“Talk to Me! Here’s How.” Given my questions about creativity and its place in prayer and worship, I especially relished the section titled “The Poetic Artistry of the Hebrew Psalms.” Learning about the literary styles and techniques used by these ancient authors—who were themselves poets and musicians—opened my eyes to appreciate the psalms as poetry. It has been something of a breakthrough to reread familiar psalms as pieces of creative writing. The repetition I struggled with in the past? Now I know: “It’s poetry, stupid!”—part of the artistry I wasn’t able to see before.
This book has also helped me see the psalms as an answer to the question, “If I want to deepen my relationship with God, how should I speak with him?” With all their different moods and modes, the psalms are like an invitation from God. It’s as if he’s telling us, “I want us to have a real relationship. So come on! Here’s how you can talk to me.” And so, these prayers are real:
They are emotional and raw. The psalms express heights of joy, depths of despair, and everything in between. Many of them read more like spontaneous outpourings of the heart than highly polished works of literature. This tells me that I can speak to God from my heart as well, expressing all that I feel without worrying about using just the right words!
They are intimate. There’s nothing distant or cold about the psalms. They are not formal recitations to a distant deity, but deeply personal words between a people and their God. Through them, God is inviting me to turn to him in the same way—to be intimate with him, to draw near and know his friendship.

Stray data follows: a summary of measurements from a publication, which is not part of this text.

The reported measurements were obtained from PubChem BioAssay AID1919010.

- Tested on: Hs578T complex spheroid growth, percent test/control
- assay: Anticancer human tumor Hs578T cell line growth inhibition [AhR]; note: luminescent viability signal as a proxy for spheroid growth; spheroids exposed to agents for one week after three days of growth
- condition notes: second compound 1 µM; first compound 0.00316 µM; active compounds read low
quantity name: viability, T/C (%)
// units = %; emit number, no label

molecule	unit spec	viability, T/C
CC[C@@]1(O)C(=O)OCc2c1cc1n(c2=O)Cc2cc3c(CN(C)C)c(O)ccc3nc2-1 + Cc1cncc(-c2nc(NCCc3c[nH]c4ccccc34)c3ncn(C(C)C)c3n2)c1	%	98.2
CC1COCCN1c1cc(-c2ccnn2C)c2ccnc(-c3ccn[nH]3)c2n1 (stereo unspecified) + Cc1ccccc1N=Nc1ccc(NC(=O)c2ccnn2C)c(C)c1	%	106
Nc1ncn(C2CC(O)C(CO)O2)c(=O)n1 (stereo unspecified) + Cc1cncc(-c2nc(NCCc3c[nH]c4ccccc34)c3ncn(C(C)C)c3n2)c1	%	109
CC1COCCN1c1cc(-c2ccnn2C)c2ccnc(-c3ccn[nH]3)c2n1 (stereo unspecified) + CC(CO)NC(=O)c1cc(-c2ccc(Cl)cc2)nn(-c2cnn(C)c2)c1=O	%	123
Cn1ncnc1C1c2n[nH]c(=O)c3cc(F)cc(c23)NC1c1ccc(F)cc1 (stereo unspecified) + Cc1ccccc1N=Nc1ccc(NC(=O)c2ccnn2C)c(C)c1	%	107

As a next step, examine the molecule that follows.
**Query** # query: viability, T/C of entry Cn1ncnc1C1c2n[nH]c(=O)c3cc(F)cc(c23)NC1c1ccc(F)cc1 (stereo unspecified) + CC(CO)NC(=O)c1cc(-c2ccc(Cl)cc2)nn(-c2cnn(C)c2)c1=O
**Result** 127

They are honest, yet proclaim the truth. The psalmists don’t fake anything; they say it like it is. They sometimes complain and at times even wallow. They can even be melodramatic—“I drench my bed with tears!” Likewise, God asks me to be genuine and not to fake anything when I address him.
But the psalmists proclaim the truth about God, along with how they feel. “You are a shield around me.” “I will not fear the tens of thousands drawn up against me on every side.” Did they always feel as confident as they sound? I don’t think so. Yet they knew the truth, took their stand on it, and declared it in their prayer. I’m called to do the same, however I may feel.
Ancient yet Alive. Perhaps the test of a good book is whether its message continues to affect you after you’ve finished reading it. The Psalms: Gateway to Prayer has left its impact.
Since going through it, I find myself turning to God in ways that are more expressive and free. I am also reintroducing myself to the psalms one by one—reading and rereading them, taking notes, writing them in my own words, basing new songs on them, and learning anew how to pray with them. These ancient but living prayers are expanding the vocabulary and creativity of my prayer life.
Paul Harvey lives in Urbana, Maryland, with his wife, two children, and a few guitars.
The Psalms: Gateway to Prayer, by Jeanne Kun (softcover, 128 pp.), is available from The Word Among Us.